Stevington Windmill – A Day in the Country

Bedfordshire's last remaining working windmill.

Image of Stevington Windmill.

If you fancy a day out away from the hustle and bustle of the town, you may like to consider a visit to Stevington Windmill.

Stevington is a village just shy of five miles north of Bedford, laying equal distance from the A6 and A428, along the course of the River Great Ouse. It’s accessible via the number 25 bus service (currently run by Grant Palmer), taking about 14 minutes to reach from Bedford town centre. Do check bus times before travelling however, as busses only run every 2 -3 hours Mondays to Saturdays, with no Sunday service currently operating. Once in Stevington, the mill can be accessed by public footpath leading up from Mill Farm, with keys obtainable from The Royal George public house (returnable £5 deposit payable).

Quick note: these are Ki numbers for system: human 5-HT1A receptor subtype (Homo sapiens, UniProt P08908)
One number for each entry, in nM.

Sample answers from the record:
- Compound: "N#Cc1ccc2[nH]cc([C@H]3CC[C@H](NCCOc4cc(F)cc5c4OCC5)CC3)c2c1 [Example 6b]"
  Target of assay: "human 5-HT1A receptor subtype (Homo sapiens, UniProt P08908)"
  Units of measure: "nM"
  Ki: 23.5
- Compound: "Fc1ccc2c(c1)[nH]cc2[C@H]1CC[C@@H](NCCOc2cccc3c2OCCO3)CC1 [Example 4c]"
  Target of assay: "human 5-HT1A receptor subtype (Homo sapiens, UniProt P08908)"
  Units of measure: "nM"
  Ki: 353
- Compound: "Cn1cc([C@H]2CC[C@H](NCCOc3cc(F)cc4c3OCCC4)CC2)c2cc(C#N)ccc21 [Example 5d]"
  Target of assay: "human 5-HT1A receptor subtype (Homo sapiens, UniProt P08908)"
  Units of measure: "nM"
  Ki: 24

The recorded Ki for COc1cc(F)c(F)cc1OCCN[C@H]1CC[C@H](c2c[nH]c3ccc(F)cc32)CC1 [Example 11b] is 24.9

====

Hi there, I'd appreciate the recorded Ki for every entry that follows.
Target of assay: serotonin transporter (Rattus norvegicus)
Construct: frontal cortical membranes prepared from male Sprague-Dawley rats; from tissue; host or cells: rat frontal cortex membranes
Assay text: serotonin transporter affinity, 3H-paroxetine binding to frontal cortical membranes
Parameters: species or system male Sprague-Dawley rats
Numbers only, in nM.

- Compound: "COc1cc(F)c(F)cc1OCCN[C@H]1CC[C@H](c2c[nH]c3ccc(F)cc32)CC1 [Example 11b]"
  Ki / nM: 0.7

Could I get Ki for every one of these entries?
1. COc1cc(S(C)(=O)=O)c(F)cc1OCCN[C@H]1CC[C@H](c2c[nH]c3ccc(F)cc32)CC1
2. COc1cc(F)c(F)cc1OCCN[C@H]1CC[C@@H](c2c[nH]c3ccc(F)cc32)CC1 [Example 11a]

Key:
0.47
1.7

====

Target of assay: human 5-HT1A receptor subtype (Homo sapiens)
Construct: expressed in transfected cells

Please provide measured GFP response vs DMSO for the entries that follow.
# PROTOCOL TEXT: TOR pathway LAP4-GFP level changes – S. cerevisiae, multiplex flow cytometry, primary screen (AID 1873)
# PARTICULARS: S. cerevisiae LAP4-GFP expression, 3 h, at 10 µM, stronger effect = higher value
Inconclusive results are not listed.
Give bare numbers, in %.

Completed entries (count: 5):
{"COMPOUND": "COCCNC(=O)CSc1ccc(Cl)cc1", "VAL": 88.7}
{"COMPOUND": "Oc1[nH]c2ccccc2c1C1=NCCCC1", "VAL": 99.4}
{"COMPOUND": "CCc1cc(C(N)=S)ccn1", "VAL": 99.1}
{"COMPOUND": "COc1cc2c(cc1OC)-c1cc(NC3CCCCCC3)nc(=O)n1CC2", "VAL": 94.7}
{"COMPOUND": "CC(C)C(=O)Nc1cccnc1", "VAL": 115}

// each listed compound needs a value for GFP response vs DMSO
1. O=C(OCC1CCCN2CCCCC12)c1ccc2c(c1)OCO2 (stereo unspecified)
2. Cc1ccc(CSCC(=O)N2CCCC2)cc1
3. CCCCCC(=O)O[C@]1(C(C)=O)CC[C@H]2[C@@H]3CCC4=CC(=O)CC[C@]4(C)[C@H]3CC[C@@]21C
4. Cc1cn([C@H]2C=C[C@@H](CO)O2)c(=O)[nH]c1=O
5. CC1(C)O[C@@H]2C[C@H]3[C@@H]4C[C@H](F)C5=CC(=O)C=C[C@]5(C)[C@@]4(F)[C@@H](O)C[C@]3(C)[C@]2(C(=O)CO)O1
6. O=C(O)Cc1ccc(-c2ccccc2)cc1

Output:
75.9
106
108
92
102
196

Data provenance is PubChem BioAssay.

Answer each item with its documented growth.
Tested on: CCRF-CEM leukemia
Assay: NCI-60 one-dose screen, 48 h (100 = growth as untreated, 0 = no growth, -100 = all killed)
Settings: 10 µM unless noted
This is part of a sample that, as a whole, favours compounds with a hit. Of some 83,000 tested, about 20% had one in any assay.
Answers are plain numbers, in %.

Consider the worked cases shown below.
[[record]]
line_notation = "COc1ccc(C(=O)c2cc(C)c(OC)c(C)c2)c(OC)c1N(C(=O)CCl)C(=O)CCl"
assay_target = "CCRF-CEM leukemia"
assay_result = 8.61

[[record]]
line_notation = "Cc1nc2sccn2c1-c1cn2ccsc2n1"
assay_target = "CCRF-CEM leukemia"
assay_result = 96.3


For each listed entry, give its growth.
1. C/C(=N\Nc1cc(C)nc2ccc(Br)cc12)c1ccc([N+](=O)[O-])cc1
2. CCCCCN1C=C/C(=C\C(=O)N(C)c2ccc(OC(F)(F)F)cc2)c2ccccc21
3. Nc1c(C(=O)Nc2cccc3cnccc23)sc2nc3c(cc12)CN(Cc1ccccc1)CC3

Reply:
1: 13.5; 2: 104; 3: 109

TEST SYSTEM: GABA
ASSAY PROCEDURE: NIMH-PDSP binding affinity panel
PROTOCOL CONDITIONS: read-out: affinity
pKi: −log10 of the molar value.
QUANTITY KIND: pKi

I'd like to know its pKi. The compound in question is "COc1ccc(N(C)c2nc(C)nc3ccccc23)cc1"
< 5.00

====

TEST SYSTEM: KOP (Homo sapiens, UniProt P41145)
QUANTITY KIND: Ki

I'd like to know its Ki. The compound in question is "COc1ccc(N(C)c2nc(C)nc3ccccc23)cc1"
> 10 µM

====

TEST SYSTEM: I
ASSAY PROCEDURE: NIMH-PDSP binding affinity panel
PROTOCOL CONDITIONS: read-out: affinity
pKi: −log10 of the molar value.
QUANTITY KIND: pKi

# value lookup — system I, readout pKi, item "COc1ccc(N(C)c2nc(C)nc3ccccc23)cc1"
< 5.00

Upon approaching Stevington from the East, you get a first glimpse of the windmill – one of the few surviving examples of a ‘post mill’ – towering up from the ground. The mill is thought to have been built around 1770, and was commercially operated right up until 1939 (where it was used mostly to grind animal feed). It is thought to be one of the last windmills in Britain to operate with cloth covered (common) sails, and is in fact the last remaining example of a working windmill in Bedfordshire.

It has a well-documented history, with records of ownership dating right back to the 19th century. Since 1951 however, it has been owned and maintained by Bedfordshire County Council (Bedford Borough Council as of 2009), and is currently Grade II listed.

It’s a real spectacle to see the innards of a windmill still intact, giving you a real insight into days gone by. On rare occasions, the equipment is checked for mechanical soundness, so you may even be lucky enough to see it in operation!

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Stevington Windmill Map

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